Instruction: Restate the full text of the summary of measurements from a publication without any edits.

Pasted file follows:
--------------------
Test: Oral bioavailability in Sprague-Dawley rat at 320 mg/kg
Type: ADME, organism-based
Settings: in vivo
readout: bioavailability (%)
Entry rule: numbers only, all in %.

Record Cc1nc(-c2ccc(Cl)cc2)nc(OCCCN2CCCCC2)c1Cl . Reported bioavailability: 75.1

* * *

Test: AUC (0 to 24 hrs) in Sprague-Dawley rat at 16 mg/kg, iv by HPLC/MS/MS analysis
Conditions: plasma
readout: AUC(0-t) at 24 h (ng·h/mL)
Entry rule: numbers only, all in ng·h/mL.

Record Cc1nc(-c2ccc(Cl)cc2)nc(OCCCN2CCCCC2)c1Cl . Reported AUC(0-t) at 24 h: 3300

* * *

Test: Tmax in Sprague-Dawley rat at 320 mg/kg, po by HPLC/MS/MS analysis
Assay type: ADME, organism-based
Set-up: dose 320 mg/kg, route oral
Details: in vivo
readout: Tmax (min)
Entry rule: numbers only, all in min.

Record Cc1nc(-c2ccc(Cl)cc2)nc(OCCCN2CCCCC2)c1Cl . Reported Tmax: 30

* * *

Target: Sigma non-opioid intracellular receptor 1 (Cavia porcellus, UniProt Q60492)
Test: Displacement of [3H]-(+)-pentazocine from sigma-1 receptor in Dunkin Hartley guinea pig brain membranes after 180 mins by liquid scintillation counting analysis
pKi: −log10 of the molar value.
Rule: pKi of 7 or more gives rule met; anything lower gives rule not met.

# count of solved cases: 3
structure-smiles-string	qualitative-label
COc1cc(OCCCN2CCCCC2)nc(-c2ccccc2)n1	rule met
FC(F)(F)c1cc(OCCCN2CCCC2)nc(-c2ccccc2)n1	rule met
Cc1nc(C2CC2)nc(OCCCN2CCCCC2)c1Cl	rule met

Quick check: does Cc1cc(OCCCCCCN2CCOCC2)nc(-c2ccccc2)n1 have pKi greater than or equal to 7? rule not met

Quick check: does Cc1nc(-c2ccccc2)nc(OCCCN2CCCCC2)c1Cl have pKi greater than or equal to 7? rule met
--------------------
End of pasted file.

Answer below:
Test: Oral bioavailability in Sprague-Dawley rat at 320 mg/kg
Type: ADME, organism-based
Settings: in vivo
readout: bioavailability (%)
Entry rule: numbers only, all in %.

Record Cc1nc(-c2ccc(Cl)cc2)nc(OCCCN2CCCCC2)c1Cl . Reported bioavailability: 75.1

* * *

Test: AUC (0 to 24 hrs) in Sprague-Dawley rat at 16 mg/kg, iv by HPLC/MS/MS analysis
Conditions: plasma
readout: AUC(0-t) at 24 h (ng·h/mL)
Entry rule: numbers only, all in ng·h/mL.

Record Cc1nc(-c2ccc(Cl)cc2)nc(OCCCN2CCCCC2)c1Cl . Reported AUC(0-t) at 24 h: 3300

* * *

Test: Tmax in Sprague-Dawley rat at 320 mg/kg, po by HPLC/MS/MS analysis
Assay type: ADME, organism-based
Set-up: dose 320 mg/kg, route oral
Details: in vivo
readout: Tmax (min)
Entry rule: numbers only, all in min.

Record Cc1nc(-c2ccc(Cl)cc2)nc(OCCCN2CCCCC2)c1Cl . Reported Tmax: 30

* * *

Target: Sigma non-opioid intracellular receptor 1 (Cavia porcellus, UniProt Q60492)
Test: Displacement of [3H]-(+)-pentazocine from sigma-1 receptor in Dunkin Hartley guinea pig brain membranes after 180 mins by liquid scintillation counting analysis
pKi: −log10 of the molar value.
Rule: pKi of 7 or more gives rule met; anything lower gives rule not met.

# count of solved cases: 3
structure-smiles-string	qualitative-label
COc1cc(OCCCN2CCCCC2)nc(-c2ccccc2)n1	rule met
FC(F)(F)c1cc(OCCCN2CCCC2)nc(-c2ccccc2)n1	rule met
Cc1nc(C2CC2)nc(OCCCN2CCCCC2)c1Cl	rule met

Quick check: does Cc1cc(OCCCCCCN2CCOCC2)nc(-c2ccccc2)n1 have pKi greater than or equal to 7? rule not met

Quick check: does Cc1nc(-c2ccccc2)nc(OCCCN2CCCCC2)c1Cl have pKi greater than or equal to 7? rule met